In the past four days, Zimbabwe has been treated to the news of its former captain, Brendon Taylor, faces a multiyear ban from the International Cricket Council, the sport’s world governing body for allegedly delaying to report a corrupt approach “by an Indian businessman”.
In his own statement, Taylor said he had met with the businessman in October 2019 after being asked “to discuss sponsorships and the potential launch of a T20 competition in Zimbabwe”.
Sounds familiar? Yes, it does, because we have heard a similar story before.
Last year, Zimbabweans were shocked when Taylor’s predecessor as captain, and former coach of the Zimbabwe senior men’s team, Heath Streak, was suspended for eight years for corruption offences for his dealings a known corruptor during his time coaching Zimbabwe and in Twenty20 leagues across Asia.
The fallen stalwarts all fell for the same story: The corruptors wanted help with a plan to set up a new T20 tournament in Zimbabwe.
So, one might think: “There’s going to be money on the table for me, the board, this will help develop and promote cricket in my country. We can develop more youngsters and grow the sport.” Nonsense.
Such lofty platitudes are trotted to the Press and the public after the truth has come out and do not wash.
It is our considered opinion that these gentlemen knew exactly what they were doing and what they were in for.
How can they all for the same trick every time?
Taylor claimed delayed reporting to the ICC about the meeting in India to protect his family.
Here is his story: In late 2019 he claims he was approached by spot-fixers disguised as businessmen who he believed wanted to secure sponsorships, as well as organising a T20 tournament and investing in a cricket academy in Zimbabwe.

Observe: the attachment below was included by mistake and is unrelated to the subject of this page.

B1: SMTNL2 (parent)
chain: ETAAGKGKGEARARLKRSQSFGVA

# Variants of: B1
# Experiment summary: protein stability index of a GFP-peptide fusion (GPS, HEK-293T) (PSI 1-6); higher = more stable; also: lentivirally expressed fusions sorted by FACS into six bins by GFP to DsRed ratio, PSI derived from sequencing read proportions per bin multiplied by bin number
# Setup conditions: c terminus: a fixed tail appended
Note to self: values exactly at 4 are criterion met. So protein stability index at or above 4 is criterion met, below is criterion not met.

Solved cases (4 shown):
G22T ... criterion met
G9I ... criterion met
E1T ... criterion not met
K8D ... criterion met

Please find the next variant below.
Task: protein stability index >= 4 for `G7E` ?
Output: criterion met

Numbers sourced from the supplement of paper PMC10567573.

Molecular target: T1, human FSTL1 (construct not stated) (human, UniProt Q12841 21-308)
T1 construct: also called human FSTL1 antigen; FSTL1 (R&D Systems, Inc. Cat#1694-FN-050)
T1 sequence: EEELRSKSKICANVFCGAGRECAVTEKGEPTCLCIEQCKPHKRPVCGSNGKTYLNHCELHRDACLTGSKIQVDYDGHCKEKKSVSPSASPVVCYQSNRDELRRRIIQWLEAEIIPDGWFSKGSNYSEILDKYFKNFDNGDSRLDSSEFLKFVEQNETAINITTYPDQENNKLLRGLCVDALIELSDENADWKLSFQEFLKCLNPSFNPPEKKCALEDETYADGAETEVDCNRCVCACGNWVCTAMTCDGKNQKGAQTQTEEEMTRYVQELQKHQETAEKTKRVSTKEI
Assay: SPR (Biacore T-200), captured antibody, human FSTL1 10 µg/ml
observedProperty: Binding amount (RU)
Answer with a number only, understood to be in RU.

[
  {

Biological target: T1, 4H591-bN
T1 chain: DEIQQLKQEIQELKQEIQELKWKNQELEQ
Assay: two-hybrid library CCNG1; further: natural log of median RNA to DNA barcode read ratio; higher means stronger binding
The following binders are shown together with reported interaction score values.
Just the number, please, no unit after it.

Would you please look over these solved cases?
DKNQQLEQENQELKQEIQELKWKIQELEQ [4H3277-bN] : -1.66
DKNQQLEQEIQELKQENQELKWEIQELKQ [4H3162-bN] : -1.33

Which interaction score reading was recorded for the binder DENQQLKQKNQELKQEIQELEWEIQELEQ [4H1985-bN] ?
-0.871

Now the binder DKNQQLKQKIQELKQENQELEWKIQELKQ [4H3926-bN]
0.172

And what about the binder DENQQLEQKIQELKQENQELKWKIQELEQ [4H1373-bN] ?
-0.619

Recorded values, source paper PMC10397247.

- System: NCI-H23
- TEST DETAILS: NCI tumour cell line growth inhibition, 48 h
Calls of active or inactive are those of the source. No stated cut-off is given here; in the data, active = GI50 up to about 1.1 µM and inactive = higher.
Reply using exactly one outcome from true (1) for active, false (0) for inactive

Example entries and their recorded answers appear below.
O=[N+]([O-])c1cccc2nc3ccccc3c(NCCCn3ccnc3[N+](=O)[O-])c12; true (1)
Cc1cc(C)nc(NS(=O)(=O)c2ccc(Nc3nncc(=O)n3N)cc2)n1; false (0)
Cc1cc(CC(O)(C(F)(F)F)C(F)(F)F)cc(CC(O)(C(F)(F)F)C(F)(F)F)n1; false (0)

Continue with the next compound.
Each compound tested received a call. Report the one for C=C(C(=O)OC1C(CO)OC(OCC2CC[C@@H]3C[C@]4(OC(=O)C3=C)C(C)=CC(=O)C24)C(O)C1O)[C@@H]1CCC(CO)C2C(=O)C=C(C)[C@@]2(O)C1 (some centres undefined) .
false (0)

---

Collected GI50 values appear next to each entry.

With drinks flowing and during the course of the evening they offered him cocaine.
“I foolishly took the bait. I’ve gone over it a million times since and still feel sick to my stomach reliving that night and how they played me,” he said in his statement.
In a later revelation, Taylor said he had also battled booze binges throughout his near 20-year international career.
It is clear that he was hooked on cocaine and yesterday said he failed a drug test after his final international game in September 2021, and thinks he may have “beaten a few” more such tests in the two and a half years leading to that point.
Taylor and Streak have been disgraceful.
To paraphrase Zimbabwe Cricket chairperson, Tavengwa Mukuhlani, Streak and Taylor were powerful and influential figures adored by many and held up as idols for future generations of cricketers. They abused the positions of trust placed upon them and failed to uphold the integrity of the game.
What has come out is that they are corrupt, greedy and selfish characters who abused the trust and privilege placed in them to shame their country.
They deserve all the punishment coming their way.